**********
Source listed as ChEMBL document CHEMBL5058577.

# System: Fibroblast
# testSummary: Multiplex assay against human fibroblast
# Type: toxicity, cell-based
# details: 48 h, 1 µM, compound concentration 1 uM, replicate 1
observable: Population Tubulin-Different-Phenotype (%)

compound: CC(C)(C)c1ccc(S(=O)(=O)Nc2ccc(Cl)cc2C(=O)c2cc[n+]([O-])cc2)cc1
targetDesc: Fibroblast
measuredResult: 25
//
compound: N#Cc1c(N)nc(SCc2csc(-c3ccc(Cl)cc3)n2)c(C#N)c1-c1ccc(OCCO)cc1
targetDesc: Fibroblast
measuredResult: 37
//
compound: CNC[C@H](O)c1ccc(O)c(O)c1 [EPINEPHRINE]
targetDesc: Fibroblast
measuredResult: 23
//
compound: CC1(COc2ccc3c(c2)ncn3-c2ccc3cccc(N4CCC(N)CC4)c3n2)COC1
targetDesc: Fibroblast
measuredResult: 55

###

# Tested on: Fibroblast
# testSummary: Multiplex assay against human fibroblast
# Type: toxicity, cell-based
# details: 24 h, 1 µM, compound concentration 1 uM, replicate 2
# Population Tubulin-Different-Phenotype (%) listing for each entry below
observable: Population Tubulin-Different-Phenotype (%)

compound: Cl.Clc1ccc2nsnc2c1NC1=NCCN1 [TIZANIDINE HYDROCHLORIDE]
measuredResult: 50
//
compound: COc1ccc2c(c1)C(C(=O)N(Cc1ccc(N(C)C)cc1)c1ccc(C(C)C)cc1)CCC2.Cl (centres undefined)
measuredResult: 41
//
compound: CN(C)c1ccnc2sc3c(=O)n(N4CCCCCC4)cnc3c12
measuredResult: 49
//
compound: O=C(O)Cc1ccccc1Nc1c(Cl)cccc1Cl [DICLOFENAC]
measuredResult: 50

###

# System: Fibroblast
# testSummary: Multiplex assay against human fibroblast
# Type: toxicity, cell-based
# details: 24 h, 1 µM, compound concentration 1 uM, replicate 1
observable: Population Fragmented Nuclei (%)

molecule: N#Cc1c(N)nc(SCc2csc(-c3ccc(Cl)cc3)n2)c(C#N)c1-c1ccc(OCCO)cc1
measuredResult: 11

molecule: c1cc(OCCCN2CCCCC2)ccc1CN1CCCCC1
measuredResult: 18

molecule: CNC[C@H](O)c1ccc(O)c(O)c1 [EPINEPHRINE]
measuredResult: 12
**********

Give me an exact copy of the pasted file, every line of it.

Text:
Source listed as ChEMBL document CHEMBL5058577.

# System: Fibroblast
# testSummary: Multiplex assay against human fibroblast
# Type: toxicity, cell-based
# details: 48 h, 1 µM, compound concentration 1 uM, replicate 1
observable: Population Tubulin-Different-Phenotype (%)

compound: CC(C)(C)c1ccc(S(=O)(=O)Nc2ccc(Cl)cc2C(=O)c2cc[n+]([O-])cc2)cc1
targetDesc: Fibroblast
measuredResult: 25
//
compound: N#Cc1c(N)nc(SCc2csc(-c3ccc(Cl)cc3)n2)c(C#N)c1-c1ccc(OCCO)cc1
targetDesc: Fibroblast
measuredResult: 37
//
compound: CNC[C@H](O)c1ccc(O)c(O)c1 [EPINEPHRINE]
targetDesc: Fibroblast
measuredResult: 23
//
compound: CC1(COc2ccc3c(c2)ncn3-c2ccc3cccc(N4CCC(N)CC4)c3n2)COC1
targetDesc: Fibroblast
measuredResult: 55

###

# Tested on: Fibroblast
# testSummary: Multiplex assay against human fibroblast
# Type: toxicity, cell-based
# details: 24 h, 1 µM, compound concentration 1 uM, replicate 2
# Population Tubulin-Different-Phenotype (%) listing for each entry below
observable: Population Tubulin-Different-Phenotype (%)

compound: Cl.Clc1ccc2nsnc2c1NC1=NCCN1 [TIZANIDINE HYDROCHLORIDE]
measuredResult: 50
//
compound: COc1ccc2c(c1)C(C(=O)N(Cc1ccc(N(C)C)cc1)c1ccc(C(C)C)cc1)CCC2.Cl (centres undefined)
measuredResult: 41
//
compound: CN(C)c1ccnc2sc3c(=O)n(N4CCCCCC4)cnc3c12
measuredResult: 49
//
compound: O=C(O)Cc1ccccc1Nc1c(Cl)cccc1Cl [DICLOFENAC]
measuredResult: 50

###

# System: Fibroblast
# testSummary: Multiplex assay against human fibroblast
# Type: toxicity, cell-based
# details: 24 h, 1 µM, compound concentration 1 uM, replicate 1
observable: Population Fragmented Nuclei (%)

molecule: N#Cc1c(N)nc(SCc2csc(-c3ccc(Cl)cc3)n2)c(C#N)c1-c1ccc(OCCO)cc1
measuredResult: 11

molecule: c1cc(OCCCN2CCCCC2)ccc1CN1CCCCC1
measuredResult: 18

molecule: CNC[C@H](O)c1ccc(O)c(O)c1 [EPINEPHRINE]
measuredResult: 12